Communities Make Public Power Strides
Around the country, public power utilities large and small are making impressive advances in smart grid technology, sustainable energy, and other innovative programs. Read on to meet these resourceful communities.
Orlando, Florida (2/11)
Walt Disney World's Epcot Center was designed as the "city of tomorrow," but tomorrow has already arrived elsewhere in Orlando. Local power provider OUC (called The Reliable One by locals), teamed up with the Orlando Science Center to put a 31-kilowatt solar array atop the museum's CineDome. The system puts out enough energy to power a few homes and will save the museum a significant sum during its estimated 25-year lifespan. More importantly, it will serve as a demonstration project to inspire other Floridians to pursue solar power generation.
Nebraska Public Power District (3/11)
In Nebraska, where public power is a way of life, the Nebraska Public Power District (NPPD) wants to increase renewable energy use to cover at least 10 percent of its customers' needs by 2020. By the end of 2012, the provider will be nearly halfway there.
NPPD owns and operates its own wind energy facility and also buys wind power from other providers. The organization is lining up more sources of wind power in pursuit of its renewable goal.
Payson, Utah (4/11)
At a time when some cities are turning off streetlights to save money, a group of Utah public power communities is keeping the lights on by replacing them with super-efficient LED fixtures. Hundreds of fixtures are slated for upgrades, thanks to a federal grant that is helping pay the bill. So far, the savings have added up. The community of Payson is upgrading 130 of its 550 streetlights and expects to save $4,000 a year in energy costs. The LEDs last far longer than conventional lights, also saving on the cost of replacements and the manpower required to replace burned-out bulbs.
Next: North Carolina
North Carolina Public Power (5/11)
Knowledge is power, so knowledge about power must be, well, powerful. That's why North Carolina Public Power backers including ElectriCities are trying to get the word out about energy efficiency. A series of videos about energy efficiency is designed to help affiliated utilities educate their customers about reducing costs and conserving energy. The videos can be viewed at North Carolina Public Power's YouTube channel, www.youtube.com/user/NCPublicPower.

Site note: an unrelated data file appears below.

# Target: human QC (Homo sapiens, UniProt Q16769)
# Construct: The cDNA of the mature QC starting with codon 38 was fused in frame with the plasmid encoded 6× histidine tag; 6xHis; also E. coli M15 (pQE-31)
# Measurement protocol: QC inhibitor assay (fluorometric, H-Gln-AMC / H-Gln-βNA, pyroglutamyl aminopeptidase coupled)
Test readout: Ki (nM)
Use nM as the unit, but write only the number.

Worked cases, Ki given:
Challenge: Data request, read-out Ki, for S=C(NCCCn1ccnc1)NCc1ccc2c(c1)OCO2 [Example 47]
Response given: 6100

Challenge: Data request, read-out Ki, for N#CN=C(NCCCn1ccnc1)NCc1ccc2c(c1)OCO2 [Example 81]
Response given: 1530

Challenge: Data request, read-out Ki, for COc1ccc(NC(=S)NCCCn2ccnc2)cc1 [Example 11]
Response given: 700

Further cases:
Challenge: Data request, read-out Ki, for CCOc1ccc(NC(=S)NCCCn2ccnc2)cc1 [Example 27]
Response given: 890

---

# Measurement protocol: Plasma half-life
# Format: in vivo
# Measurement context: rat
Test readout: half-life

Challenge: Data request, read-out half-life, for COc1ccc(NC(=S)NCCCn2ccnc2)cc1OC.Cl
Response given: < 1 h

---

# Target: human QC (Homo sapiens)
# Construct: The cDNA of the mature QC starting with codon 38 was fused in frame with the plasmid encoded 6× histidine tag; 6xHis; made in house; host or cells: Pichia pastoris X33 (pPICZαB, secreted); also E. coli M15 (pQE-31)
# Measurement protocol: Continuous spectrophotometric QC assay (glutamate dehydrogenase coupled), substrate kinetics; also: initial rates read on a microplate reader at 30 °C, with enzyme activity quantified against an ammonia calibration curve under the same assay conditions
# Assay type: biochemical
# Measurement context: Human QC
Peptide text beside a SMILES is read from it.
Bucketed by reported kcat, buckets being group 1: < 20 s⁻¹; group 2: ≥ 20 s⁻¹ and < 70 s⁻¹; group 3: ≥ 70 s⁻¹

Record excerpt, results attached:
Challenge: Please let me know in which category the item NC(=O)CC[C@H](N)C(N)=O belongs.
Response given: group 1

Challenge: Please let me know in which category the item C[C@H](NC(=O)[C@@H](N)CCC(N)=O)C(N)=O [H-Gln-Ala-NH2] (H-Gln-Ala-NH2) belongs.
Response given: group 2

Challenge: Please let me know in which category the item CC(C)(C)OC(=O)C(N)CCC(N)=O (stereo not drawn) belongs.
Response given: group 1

Next: San Antonio
CPS Energy, San Antonio (6/11)
The New Year is here, and with it the perennial resolution to eat less. CPS Energy in San Antonio is resolving to consume less, too - electricity, that is. The goal is to save 58 megawatts in 2011, part of the utility's Save for Tomorrow Energy Plan (STEP), which aims to slash consumption by the equivalent of a whole power plant by 2020. It's ambitious, but the utility and its customers proved it feasible last year when they shattered a 45-megawatt goal by saving 76 megawatts. They accomplished it with everything from increased insulation to more efficient appliances and the installation of solar generation and hot water systems.
Kirkwood, Missouri (7/11)
Kirkwood, a St. Louis suburb, has been around for generations, which means it's shaded by lots of big, old trees. While the backdrop is beautiful, it also means lots of downed limbs after storms, and lots of work for tree trimmers. It also represents a large supply of wood waste to fuel a proposed biomass power plant. The Kirkwood Green project will convert wood waste into a synthetic gas that will be burned cleanly to generate electricity. The facility could produce enough power to serve 5,000 homes, reducing the city's reliance on coal-fueled electricity. The city is already improving its efficiency by purchasing power from Missouri wind farms.
City Utilities of Springfield, Missouri (8/11)
In Missouri, City Utilities of Springfield is helping business customers see the light. That's why the public power provider is doling out rebates for those who replace old lighting fixtures with new 25- to 28-watt T8 lamps and electronic ballasts. The program offers commercial customers up to $5,000 per year for pursuing the upgrades. The new lights use less energy and emit less heat, but also generate more light than the fixtures they typically replace.
Next: South Carolina
Santee Cooper, South Carolina (9/11)
Santee Cooper, South Carolina's state-owned electric and water utility and largest power producer, is helping its business customers trim their power usage. Its Reduce the Use program blends business initiatives and rebates targeted at the state's biggest power users. The program is first focusing on four key areas: lighting, HVAC, building envelope, and commercial refrigeration. Businesses that participate can earn rebates worth thousands of dollars - before they even start saving on their electric bills.
That's a smart way to cut costs - and emissions.
Sacramento Municipal Utility District (10/11)
"Smart metering" is the way of the future for utilities. Cutting-edge smart meters give commercial power users optimal control over power consumption by providing detailed usage information and options for improving efficiency and slashing costs. The Sacramento Municipal Utility District (SMUD) is installing these state-of-the-art meters in all homes and businesses. It expects to replace all of these meters by the end of this year. With each new meter installed, users will discover energy savings, reduced costs, and greater reliability. In the future, smart meters will be able to communicate with programmable appliances, such as air conditioners, to let users break down power costs by item.